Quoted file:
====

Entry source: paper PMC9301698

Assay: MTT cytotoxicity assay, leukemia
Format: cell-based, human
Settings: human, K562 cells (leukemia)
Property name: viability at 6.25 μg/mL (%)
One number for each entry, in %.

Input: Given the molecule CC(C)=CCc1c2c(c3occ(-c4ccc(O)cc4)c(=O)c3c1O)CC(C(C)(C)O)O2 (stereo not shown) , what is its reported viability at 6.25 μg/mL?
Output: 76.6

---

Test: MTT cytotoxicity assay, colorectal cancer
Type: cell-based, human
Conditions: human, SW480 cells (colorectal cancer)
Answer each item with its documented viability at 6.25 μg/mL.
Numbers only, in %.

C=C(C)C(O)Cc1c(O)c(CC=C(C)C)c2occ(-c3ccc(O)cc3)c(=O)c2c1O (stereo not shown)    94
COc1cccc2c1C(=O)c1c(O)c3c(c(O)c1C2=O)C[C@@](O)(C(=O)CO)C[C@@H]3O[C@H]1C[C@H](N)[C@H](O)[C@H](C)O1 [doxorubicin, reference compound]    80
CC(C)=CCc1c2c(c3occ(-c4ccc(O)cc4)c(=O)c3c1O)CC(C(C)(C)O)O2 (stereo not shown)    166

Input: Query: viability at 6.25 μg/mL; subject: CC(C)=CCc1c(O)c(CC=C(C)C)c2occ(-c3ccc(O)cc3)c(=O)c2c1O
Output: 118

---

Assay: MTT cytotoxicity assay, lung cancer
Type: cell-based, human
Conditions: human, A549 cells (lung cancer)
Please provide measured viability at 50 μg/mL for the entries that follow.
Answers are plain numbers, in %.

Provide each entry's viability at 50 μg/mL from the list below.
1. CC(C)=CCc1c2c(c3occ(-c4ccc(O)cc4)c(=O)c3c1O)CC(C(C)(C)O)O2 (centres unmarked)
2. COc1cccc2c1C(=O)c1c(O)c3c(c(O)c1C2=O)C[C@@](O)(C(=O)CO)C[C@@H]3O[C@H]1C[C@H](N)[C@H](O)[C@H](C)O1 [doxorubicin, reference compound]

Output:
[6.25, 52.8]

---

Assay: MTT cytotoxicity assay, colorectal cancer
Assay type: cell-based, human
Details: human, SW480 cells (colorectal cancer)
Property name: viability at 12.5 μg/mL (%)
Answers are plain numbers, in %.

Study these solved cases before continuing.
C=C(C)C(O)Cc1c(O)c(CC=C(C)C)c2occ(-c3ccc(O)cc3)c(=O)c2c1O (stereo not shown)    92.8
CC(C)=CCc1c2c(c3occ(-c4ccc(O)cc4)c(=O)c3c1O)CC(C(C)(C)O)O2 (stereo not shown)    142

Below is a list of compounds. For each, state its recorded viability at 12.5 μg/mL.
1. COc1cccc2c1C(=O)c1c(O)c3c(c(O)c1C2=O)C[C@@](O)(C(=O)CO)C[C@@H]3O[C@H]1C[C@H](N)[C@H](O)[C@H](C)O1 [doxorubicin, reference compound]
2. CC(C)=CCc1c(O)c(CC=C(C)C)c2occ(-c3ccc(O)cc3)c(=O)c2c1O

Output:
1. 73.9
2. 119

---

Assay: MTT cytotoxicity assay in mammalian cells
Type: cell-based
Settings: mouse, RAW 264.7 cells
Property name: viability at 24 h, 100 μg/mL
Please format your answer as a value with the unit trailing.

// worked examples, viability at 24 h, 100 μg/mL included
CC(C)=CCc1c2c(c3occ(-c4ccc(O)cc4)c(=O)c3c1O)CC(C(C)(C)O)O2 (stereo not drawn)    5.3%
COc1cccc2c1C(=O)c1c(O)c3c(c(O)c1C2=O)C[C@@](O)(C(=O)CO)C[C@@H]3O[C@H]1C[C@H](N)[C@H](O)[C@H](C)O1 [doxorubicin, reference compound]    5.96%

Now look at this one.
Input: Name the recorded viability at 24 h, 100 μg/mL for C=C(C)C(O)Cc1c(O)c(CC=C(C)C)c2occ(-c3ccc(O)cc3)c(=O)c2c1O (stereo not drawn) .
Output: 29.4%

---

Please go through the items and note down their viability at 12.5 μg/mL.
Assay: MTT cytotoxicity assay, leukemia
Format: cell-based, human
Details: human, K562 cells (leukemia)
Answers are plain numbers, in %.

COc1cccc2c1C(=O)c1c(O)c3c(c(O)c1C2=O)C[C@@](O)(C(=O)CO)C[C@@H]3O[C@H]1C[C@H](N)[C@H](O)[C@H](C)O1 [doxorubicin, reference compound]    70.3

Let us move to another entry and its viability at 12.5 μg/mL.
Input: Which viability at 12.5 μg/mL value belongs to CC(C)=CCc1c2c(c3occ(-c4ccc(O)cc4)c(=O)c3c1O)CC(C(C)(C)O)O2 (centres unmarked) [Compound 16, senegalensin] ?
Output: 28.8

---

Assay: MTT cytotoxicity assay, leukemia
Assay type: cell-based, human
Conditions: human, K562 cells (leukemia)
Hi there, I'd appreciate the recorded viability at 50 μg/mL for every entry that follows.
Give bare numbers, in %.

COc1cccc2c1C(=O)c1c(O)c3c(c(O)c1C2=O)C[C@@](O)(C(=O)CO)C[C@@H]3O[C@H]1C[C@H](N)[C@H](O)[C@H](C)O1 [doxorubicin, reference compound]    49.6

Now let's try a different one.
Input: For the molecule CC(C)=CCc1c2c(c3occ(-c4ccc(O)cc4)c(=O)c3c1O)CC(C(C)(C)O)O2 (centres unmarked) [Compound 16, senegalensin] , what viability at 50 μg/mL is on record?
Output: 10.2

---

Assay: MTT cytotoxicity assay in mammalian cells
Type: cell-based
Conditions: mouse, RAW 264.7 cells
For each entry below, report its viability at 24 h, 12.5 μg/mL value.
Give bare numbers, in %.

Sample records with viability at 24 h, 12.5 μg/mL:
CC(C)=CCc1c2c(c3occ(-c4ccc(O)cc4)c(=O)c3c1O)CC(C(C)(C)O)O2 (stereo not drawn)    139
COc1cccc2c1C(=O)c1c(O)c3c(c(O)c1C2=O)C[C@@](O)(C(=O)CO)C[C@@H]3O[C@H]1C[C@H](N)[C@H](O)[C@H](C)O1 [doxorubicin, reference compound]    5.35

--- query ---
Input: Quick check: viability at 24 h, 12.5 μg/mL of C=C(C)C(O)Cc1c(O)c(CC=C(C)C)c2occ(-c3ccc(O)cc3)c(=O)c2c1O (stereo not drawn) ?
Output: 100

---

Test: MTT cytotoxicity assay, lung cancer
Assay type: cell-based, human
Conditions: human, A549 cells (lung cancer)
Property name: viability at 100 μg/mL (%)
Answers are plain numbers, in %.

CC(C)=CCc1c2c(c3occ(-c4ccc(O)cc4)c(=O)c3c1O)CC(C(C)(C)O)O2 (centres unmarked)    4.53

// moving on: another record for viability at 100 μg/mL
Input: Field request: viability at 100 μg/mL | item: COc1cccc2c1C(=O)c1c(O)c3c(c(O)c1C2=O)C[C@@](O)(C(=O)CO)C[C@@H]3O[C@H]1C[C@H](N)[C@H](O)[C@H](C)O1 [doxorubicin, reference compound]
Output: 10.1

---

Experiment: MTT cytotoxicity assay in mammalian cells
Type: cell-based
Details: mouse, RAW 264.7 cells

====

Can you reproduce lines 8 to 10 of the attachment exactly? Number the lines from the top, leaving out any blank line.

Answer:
Output: 76.6

---

Test: MTT cytotoxicity assay, colorectal cancer